See also: Rum, rúm, rùm, Rùm, rüm, and rum.

EnglishEdit

 
English Wikipedia has an article on:
Wikipedia

PronunciationEdit

  • IPA(key): /ɹʌm/
  • (file)
  • Rhymes: -ʌm

Etymology 1Edit

In common use since by at least 1654,[1] of uncertain origin. Theories include:

  • that it derives from rum (fine, good), or from the last syllable of Latin saccharum (given the harsh taste of earlier rum, the first theory is now considered unlikely),[2]
  • that it is a shortening of rumbullion[3] or rumbustion,[4] or
  • that it is from a Romani word for "strong, potent" which is (perhaps) the source of ramboozle and rumfustian (but these drinks were not originally made with rum)
  • that it derives from rummer, from Dutch [Term?][5]

Alternative formsEdit

NounEdit

rum (countable and uncountable, plural rums)

  1. (uncountable) A distilled spirit derived from fermented cane sugar and molasses.
    The Royal Navy used to issue a rum ration to sailors.
  2. (countable) A serving of rum.
    Jake tossed down three rums.
  3. (countable) A kind or brand of rum.
    Bundaberg is one of my favourite rums.
  4. (obsolete, slang) A queer or odd person or thing.
  5. (obsolete, slang) A country parson.
SynonymsEdit
Derived termsEdit
Related termsEdit
DescendantsEdit
  • Tok Pisin: ram
  • Asturian: ron
  • Belarusian: ром (rom)
  • Burmese: ရမ် (ram)
  • Catalan: rom
  • Chinese: 萊姆 (láimǔ)
  • Dutch: rum
  • French: rhum
  • Gamilaraay: yurraamu
  • German: Rum
    • Czech: rum
    • Hungarian: rum
  • Irish: rum
  • Italian: rhum, rum
  • Japanese: ラム (ramu)
  • Korean: (reom)
  • Maori: rama
  • Mongolian: ром (rom)
  • Norwegian Bokmål: rom
  • Norwegian Nynorsk: rom
  • Polish: rum
  • Romanian: rom (via French and German)
  • Russian: ром (rom), ромъ (rom)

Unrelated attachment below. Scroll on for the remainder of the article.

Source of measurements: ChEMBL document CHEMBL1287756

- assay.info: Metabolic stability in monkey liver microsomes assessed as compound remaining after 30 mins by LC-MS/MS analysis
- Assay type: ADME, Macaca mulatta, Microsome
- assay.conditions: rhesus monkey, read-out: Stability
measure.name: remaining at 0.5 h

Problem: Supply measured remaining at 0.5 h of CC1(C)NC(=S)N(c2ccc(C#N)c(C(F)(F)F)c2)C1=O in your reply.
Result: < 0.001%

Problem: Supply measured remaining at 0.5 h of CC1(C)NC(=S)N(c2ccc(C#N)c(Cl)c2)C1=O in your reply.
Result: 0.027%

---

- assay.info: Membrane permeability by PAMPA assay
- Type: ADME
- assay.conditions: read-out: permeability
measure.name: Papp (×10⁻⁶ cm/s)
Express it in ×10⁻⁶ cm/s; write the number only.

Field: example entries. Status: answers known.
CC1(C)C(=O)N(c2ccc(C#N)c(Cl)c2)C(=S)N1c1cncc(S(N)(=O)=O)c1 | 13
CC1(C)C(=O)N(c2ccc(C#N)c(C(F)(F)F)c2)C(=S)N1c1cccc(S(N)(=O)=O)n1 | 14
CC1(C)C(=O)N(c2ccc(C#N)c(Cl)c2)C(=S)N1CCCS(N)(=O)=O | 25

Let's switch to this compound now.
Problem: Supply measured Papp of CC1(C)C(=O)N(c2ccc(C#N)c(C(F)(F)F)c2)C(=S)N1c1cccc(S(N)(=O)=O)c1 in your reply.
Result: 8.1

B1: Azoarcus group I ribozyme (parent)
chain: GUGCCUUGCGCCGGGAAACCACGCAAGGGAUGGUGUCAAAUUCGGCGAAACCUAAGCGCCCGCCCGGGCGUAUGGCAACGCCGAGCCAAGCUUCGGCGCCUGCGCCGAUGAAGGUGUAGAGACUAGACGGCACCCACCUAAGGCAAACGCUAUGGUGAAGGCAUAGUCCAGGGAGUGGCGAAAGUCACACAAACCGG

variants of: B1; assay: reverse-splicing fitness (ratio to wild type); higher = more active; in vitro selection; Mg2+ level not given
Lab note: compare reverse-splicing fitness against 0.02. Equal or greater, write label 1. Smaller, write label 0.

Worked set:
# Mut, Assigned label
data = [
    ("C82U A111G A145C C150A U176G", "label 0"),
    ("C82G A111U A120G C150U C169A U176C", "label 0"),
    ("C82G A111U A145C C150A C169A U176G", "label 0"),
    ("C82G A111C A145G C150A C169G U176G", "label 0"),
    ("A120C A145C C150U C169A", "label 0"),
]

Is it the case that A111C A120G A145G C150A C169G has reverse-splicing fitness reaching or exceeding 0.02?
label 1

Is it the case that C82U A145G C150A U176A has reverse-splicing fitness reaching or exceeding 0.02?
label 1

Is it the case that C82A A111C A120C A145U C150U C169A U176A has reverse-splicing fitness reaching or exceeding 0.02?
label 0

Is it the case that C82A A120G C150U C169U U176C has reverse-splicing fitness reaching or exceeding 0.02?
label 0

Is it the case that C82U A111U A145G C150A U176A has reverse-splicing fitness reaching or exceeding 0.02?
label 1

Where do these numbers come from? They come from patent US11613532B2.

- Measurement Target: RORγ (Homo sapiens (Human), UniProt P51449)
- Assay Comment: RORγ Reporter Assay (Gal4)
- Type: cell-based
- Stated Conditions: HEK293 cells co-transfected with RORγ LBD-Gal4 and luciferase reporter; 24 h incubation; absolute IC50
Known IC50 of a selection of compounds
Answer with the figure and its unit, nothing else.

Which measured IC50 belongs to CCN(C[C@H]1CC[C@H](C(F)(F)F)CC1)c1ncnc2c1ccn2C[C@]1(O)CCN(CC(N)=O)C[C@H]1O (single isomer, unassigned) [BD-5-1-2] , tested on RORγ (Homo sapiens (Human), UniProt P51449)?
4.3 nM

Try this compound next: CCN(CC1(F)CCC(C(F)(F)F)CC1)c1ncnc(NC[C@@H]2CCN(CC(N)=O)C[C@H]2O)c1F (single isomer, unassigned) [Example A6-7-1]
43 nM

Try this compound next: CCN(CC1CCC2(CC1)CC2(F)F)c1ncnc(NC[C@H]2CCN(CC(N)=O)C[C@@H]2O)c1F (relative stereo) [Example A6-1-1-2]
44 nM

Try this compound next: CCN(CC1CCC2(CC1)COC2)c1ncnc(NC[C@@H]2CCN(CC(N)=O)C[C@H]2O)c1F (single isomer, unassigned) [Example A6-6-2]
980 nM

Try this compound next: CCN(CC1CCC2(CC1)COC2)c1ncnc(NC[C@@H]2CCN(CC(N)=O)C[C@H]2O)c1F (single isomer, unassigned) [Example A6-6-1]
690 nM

• Spanish: romo; ron
  • Telugu: రమ్ము (rammu)
  • Thai: รัม (ram)
  • Ukrainian: ром (rom)
  • Zulu: ulwamu
TranslationsEdit

Etymology 2Edit

From the earlier form rome, slang for "good"; possibly of Romani origin; compare rom.

AdjectiveEdit

rum (comparative rummer, superlative rummest)

  1. (obsolete) Fine, excellent, valuable. [16th c.]
    having a rum time
  2. (Britain, colloquial, dated) Strange, peculiar. [18th c.]
    a rum idea; a rum fellow
SynonymsEdit
Derived termsEdit

NounEdit

rum (plural rums)

  1. (Britain, colloquial, dated) Any odd person or thing.

Etymology 3Edit

Shortening of rummy.

NounEdit

rum

  1. (rare) The card game rummy.

ReferencesEdit

  1. ^ In that year, Connecticut ordered confiscation of "whatsoever Barbados liquors, commonly called rum, kill devil and the like". See Charles A. Coulombe, Rum (2005, →ISBN.
  2. ^ Wayne Curtis, And a Bottle of Rum (2006, Random House, →ISBN, pages 34–35.
  3. ^ rum”, in Merriam–Webster Online Dictionary.
  4. ^ rum” in Dictionary.com Unabridged, Dictionary.com, LLC, 1995–present.
  5. ^ Anthony Dias Blue, The Complete Book of Spirits : A Guide to Their History, Production, and Enjoyment (2004, HarperCollins, →ISBN

AnagramsEdit


ChuukeseEdit

EtymologyEdit

Borrowed from English room.

NounEdit

rum

  1. room

CzechEdit

PronunciationEdit

Etymology 1Edit

Borrowed from German Rum, from English rum, originally rumbullion.[1]

NounEdit

rum m

  1. rum
DeclensionEdit

Etymology 2Edit

Probably from German Rummel (bustle).[2]

NounEdit

rum m

  1. rubble
DeclensionEdit
Derived termsEdit